Report: 25M people trafficked over past year

Secretary of State Antony Blinken speaks during the 2022 Trafficking in Persons (TIP) Report launch ceremony at the State Department, Tuesday, July 19, 2022, in Washington. (AP Photo/Manuel Balce Ceneta, Pool)

Secretary of State Antony Blinken speaks during the 2022 Trafficking in Persons (TIP) Report launch ceremony at the State Department, Tuesday, July 19, 2022, in Washington. (AP Photo/Manuel Balce Ceneta, Pool)

OAN NEWSROOM
UPDATED 1:30 PM PT – Thursday, July 21, 2022

A new State Department report revealed just how insidious human trafficking has become in the US. While speaking to reporters on Tuesday, Secretary of State Antony Blinken said over 25 million people are victims of human trafficking worldwide. This year’s report contained a massive amount of human trafficking stories from over 188 countries, including the United States.

“The scale of this problem is vast,” Blinken said. “There are nearly 25 million people currently victims of trafficking. The United States is committed to fighting it because trafficking destabilizes societies, it undermines economies, it harms workers, it enriches those who exploit them, it undercuts legitimate business and most fundamentally because it is so profoundly wrong.”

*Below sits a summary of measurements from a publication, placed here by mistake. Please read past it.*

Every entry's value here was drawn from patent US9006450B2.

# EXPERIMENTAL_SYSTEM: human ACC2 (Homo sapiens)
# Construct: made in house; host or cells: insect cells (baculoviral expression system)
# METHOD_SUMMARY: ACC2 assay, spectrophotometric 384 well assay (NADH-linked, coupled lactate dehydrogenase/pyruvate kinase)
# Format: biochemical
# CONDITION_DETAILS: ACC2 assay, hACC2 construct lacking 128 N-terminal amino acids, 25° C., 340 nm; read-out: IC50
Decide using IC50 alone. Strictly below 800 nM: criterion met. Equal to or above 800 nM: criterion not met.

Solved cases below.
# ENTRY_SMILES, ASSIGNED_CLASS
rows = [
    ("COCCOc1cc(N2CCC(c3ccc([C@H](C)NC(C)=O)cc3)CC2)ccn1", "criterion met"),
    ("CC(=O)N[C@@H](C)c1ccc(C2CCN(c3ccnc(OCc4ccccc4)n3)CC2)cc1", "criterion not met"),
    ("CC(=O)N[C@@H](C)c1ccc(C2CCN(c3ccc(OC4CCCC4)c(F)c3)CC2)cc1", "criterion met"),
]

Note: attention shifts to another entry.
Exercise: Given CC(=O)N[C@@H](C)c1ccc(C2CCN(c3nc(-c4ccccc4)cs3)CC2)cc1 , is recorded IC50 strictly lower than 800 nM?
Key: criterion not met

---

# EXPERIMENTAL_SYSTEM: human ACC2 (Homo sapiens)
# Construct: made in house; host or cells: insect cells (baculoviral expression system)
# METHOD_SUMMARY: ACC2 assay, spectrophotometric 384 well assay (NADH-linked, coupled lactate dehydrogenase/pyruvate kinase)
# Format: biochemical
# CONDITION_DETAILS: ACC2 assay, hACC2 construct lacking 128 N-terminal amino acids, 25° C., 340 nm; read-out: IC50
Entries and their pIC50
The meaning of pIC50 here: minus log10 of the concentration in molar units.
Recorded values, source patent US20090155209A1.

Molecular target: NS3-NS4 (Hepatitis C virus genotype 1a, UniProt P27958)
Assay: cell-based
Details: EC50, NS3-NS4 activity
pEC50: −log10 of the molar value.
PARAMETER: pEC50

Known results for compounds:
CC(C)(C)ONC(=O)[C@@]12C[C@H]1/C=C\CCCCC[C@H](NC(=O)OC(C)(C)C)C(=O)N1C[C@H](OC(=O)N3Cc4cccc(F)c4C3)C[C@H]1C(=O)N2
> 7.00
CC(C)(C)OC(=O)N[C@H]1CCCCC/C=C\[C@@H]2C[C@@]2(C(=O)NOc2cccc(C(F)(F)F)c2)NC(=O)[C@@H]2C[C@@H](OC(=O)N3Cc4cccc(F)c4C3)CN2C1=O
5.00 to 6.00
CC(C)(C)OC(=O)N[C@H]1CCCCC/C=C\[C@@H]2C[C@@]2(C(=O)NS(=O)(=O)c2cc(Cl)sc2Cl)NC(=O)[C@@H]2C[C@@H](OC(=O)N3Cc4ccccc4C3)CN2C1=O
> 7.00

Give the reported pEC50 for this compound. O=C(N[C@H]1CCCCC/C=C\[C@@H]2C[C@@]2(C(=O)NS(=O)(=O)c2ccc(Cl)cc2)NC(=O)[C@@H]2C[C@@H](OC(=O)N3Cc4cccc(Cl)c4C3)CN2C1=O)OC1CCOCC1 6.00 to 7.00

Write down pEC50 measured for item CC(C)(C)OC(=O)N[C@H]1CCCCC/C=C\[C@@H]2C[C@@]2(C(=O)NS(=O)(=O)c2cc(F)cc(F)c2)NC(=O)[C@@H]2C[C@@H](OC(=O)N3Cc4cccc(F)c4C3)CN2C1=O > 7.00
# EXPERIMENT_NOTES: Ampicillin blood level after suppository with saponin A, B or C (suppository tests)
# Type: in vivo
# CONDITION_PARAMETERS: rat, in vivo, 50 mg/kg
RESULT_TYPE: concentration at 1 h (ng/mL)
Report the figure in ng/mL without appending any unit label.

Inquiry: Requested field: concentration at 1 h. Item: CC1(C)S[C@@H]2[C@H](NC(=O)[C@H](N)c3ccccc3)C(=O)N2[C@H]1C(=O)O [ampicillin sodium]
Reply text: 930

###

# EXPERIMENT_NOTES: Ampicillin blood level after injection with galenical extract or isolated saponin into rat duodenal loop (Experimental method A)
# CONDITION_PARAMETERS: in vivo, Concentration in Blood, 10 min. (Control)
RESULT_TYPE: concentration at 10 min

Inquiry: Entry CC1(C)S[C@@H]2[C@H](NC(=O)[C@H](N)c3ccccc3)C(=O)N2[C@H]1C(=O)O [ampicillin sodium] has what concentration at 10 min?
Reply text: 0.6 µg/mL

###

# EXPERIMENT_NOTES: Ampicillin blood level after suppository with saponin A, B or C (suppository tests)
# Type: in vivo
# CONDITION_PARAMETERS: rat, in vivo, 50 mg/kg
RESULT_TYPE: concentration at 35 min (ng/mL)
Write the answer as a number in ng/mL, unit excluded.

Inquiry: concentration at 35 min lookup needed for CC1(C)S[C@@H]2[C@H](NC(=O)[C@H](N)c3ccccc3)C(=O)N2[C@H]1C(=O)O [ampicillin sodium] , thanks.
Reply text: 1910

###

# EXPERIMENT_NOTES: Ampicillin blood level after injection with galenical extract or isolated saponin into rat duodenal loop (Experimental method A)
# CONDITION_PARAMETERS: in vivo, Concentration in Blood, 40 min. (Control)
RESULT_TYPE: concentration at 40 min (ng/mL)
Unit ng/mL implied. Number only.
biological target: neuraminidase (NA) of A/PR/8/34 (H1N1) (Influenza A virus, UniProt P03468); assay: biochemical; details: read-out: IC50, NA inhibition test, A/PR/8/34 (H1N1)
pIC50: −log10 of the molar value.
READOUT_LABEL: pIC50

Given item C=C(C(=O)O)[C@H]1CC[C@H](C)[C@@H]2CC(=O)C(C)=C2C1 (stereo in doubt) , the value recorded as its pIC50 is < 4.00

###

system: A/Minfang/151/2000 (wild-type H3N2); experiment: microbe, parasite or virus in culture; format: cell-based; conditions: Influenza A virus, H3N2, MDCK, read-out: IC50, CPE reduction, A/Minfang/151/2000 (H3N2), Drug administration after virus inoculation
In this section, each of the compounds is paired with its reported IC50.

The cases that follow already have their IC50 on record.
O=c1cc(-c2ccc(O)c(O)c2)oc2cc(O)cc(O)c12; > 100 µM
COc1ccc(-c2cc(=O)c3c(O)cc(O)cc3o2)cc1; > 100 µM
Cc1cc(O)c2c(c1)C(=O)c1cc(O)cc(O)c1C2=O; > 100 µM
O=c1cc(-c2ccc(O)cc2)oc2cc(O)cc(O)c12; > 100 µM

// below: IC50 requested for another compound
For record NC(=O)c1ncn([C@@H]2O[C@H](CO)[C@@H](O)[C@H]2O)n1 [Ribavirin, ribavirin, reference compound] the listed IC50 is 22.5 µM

Additionally, 18 countries, including Russia and Vietnam, were placed on a blacklist for allegedly having non-existent or weak policies to combat traffickers. The report also noted that more than 21 countries have increased their efforts to address the global issue.

“Twenty-one countries were upgraded a tier because those governments made significant increasing efforts to combat trafficking at home as well as for their citizens abroad,” he stated. “Eighteen countries were downgraded a tier indicating that they either didn’t make significant increasing efforts to combat trafficking or worse, that their governments have a state-sponsored policy or pattern of trafficking.”

Meanwhile, anti-trafficking officials emphasized the need to engage with survivors early in an effort to draw more attention to the issue.

“It is imperative that we engage survivors early and often,” voiced Dr. Kari Johnstone. “As we begin to see growing interest of our bilateral and multilateral partners to responsibly engage survivors, we are more hopeful than ever that elevated survivor voices will strengthen our anti-trafficking efforts around the globe. When governments and civil society prioritize partnerships with survivors, meaningful engagements can flourish and lead to better outcomes.”

In the meantime, officials are expected to place sanctions on countries which were blacklisted in this year’s report.

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